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The number one topic in real estate is Rates. Everyone wants to know when they will drop and what is going to make them drop. Inflation is down, consumer spending is pulling back, the job market is showing small signs of softening, the stock market is still strong and the housing market is remaining resilient with these 20-year high-interest rates. If all the data shows cooling, why are rates still going up and why is the FED not pivoting?

The work is NOT done for the FED, they know that if the job market is still HOT, 157MM people in the US are employed, which means they have a job, and money to pay the bills and they feel good. On top of that, their 401K/retirement account looks good and if they own a home, they most likely have lots of equity, and let’s not forget they most likely have a low rate/payment on their house as well.

What is the FED looking for then? They want pain, they want inflation lower, they want the consumer to consume less, they want prices to still come down and they want people to lose jobs. WAIT, WHAT? Yes, they might not come out and say it, but they need millions of Americans to lose jobs because if employment is this good, that is not going to help inflation come down to levels they are comfortable with.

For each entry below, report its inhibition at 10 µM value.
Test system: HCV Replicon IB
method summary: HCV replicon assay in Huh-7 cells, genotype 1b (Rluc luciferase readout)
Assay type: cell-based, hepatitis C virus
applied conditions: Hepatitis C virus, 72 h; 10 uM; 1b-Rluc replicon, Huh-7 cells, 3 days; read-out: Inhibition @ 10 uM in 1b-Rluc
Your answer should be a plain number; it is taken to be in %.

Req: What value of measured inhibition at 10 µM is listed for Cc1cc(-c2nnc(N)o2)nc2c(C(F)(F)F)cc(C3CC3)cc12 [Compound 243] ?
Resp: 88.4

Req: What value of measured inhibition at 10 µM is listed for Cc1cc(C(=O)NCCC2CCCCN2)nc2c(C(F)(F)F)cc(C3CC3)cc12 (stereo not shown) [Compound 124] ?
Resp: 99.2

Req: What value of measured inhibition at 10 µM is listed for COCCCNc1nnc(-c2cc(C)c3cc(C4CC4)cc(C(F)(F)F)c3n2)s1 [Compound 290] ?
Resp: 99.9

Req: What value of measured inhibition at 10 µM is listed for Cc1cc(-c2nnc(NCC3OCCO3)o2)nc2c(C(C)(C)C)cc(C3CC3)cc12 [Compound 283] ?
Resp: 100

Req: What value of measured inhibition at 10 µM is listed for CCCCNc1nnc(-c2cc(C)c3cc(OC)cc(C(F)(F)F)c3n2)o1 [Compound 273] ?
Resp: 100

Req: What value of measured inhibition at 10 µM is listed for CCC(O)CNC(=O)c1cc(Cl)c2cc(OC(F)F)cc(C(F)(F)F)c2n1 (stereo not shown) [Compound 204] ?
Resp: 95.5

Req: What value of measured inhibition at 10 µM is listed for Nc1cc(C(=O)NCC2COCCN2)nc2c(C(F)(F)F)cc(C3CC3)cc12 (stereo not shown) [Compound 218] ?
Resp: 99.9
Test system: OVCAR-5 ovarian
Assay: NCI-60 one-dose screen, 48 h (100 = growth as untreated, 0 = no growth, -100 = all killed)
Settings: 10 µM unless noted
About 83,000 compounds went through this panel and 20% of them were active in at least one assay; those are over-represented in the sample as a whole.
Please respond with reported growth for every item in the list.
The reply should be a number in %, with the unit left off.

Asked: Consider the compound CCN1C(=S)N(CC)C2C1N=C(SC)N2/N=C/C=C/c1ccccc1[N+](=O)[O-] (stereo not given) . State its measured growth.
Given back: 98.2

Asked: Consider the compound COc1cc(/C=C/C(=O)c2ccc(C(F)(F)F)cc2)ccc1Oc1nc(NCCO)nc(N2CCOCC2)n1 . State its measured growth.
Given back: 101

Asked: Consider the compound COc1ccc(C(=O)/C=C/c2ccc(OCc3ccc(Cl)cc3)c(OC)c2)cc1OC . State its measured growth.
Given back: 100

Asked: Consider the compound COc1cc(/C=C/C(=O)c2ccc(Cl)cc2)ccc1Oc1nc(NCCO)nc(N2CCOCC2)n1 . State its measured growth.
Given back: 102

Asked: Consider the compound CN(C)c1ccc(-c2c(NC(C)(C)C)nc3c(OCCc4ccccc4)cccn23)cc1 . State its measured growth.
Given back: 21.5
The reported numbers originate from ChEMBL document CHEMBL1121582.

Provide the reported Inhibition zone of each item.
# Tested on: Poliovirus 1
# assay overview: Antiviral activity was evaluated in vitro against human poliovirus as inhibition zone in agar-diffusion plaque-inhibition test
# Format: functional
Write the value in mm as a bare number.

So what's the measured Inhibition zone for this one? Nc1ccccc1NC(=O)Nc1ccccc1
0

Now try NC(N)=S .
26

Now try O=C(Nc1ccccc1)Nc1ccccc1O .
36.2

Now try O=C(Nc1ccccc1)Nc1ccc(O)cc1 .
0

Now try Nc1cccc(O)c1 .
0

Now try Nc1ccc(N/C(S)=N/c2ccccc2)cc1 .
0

What does the FED watch to know this is happening? They look at the weekly initial jobless claims that come out every Thursday and that number has been too positive. BAD news means good news these days. They are looking for that number to be somewhere north of 324K for weeks and weeks in a row. That number has been coming in lower than expected around 200K and on top of that there are 9M job openings. This is not helping rates and not making the FED comfortable with inflation and pivoting. 

See the charts below and remember that something can still break, other data could change that makes them uncomfortable and the FED could change their course. Today, as the FED looks at the current data this is what they are seeing, and they are waiting for a change before they change. Rates for higher for longer are here for now. Seems like the Feds want a slowdown/recession to feel like their job is done and raising rates fast worked. Time will tell, data does not lie and we will keep watching it every day, week, month and at some point, we will see something break.

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